The Swiss-based Small Arms Survey (SAS) think tank says there’s been 245 unplanned explosions at munitions sites (UEMS) around the world in the period January 1998 and March this year. This includes 35 blasts in Africa, 25 in Russia and eight in the United States.
In its May Research Notes the SAS noted considerable attention has been paid to the threats of small arms and light weapons proliferation and misuse, “but the danger that these weapons’ munitions pose when poorly stored or mishandled are less well known” to the broader public.
“UEMS are a global problem. Since 1998, incidents of this nature have been reported in almost a third of UN Member States and on every continent except Australia and Antarctica. They have occurred regularly, with an average of less than three every two months for the ten year period 1998–2007.” According to a forthcoming Small Arms Survey UEMS database, the rate has increased in recent years to more than one every two weeks. “It is unclear whether the problem is
getting worse or reporting of incidents is improving. What is clear is that the number of explosions is not noticeably decreasing despite efforts to address their causes.
“There are numerous causes for unplanned explosions at munitions sites. Most derive from a lack of technical knowledge and uneven attention to safety standards. Poor storage practices and poor infrastructure together cause more than half of the known explosions,” the research note adds. “Other frequent causes include negligence during handling and during transport of ordnance. That said, for almost one-third of reported explosions no cause is recorded.”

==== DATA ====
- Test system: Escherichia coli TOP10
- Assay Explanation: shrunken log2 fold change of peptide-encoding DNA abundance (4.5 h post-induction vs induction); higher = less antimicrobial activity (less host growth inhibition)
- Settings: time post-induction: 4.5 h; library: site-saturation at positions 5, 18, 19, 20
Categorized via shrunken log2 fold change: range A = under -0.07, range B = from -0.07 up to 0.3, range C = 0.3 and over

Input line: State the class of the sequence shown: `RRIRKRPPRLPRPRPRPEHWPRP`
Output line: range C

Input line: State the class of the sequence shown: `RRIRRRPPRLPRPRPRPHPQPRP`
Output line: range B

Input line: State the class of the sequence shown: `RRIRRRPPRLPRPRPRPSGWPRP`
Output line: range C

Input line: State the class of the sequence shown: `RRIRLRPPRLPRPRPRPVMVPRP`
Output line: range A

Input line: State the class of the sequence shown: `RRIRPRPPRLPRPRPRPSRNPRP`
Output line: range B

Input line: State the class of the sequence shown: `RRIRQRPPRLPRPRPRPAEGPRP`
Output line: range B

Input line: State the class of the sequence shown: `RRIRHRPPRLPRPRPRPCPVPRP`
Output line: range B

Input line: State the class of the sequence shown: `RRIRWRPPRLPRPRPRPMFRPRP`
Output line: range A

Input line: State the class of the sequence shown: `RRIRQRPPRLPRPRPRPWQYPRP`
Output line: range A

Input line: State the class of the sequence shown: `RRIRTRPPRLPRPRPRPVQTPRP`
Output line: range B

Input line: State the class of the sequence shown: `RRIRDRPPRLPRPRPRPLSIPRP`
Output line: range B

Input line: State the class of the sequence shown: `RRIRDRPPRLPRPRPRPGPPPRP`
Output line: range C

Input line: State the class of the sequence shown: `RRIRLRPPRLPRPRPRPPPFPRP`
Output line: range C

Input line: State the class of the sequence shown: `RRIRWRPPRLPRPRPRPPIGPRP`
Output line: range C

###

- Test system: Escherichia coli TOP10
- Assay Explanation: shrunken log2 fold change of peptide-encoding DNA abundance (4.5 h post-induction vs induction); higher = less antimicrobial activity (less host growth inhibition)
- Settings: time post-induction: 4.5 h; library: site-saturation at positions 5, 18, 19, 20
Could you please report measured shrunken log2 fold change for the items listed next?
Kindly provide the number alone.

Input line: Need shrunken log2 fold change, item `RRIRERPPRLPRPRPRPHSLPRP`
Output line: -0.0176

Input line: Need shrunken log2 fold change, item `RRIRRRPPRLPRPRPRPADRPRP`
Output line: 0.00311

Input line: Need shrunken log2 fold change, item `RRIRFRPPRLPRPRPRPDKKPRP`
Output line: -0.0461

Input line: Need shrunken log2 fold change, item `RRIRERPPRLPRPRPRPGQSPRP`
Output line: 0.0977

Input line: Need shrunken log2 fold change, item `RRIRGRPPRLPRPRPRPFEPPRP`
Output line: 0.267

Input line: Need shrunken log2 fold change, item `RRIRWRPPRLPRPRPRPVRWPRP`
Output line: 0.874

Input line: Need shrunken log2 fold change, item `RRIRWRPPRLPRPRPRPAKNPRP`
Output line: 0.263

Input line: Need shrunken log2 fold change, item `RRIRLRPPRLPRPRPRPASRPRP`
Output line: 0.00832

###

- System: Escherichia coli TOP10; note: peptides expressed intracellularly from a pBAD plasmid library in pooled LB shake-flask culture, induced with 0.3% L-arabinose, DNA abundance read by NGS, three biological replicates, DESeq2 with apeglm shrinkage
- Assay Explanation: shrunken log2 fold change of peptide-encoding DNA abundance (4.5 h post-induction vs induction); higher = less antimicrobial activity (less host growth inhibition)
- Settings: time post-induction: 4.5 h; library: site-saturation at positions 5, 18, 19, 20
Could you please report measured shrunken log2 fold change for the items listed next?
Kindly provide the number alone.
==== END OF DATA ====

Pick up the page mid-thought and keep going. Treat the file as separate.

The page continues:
States exhibiting strong political will — often with international assistance — can prevent unplanned explosions or mitigate their ramifications. Several regional organisations have developed
‘best practice’ guidelines regarding physical security and stockpile management (PSSM), the SAS adds. Ad hoc coalitions of the willing, such as nine countries in south-east Europe that comprise the Regional Approach to Stockpile Reduction (RASR) Initiative, underscore the importance states attribute to PSSM, the SAS adds. International donors working bilaterally and through regional organisations have assisted dozens of governments to safely destroy surplus stocks of munitions and to secure remaining material in safe conditions.
“Some solutions are expensive to implement and may require external assistance, but many can be undertaken unilaterally and with modest investment. Some sites may need to be closed, and their ordnance moved to another location at great cost. New sites, incorporating quantity-distance
principles and security features, may need to be constructed from scratch. Nevertheless, without necessarily striving to achieve state-of-the-art storage standards, a number of pragmatic measures can address the immediate risk of unplanned explosions.
“… states can achieve positive results on their own through some inexpensive and effective first steps. These include installing proper doors and locks, using adequate fences and barriers, posting signs to warn and inform, and organizing the stockpile into stacks and aisles free of obstruction.
Pic: A fire at a military amuniton facility in Caracas, Venezuela, January 2011.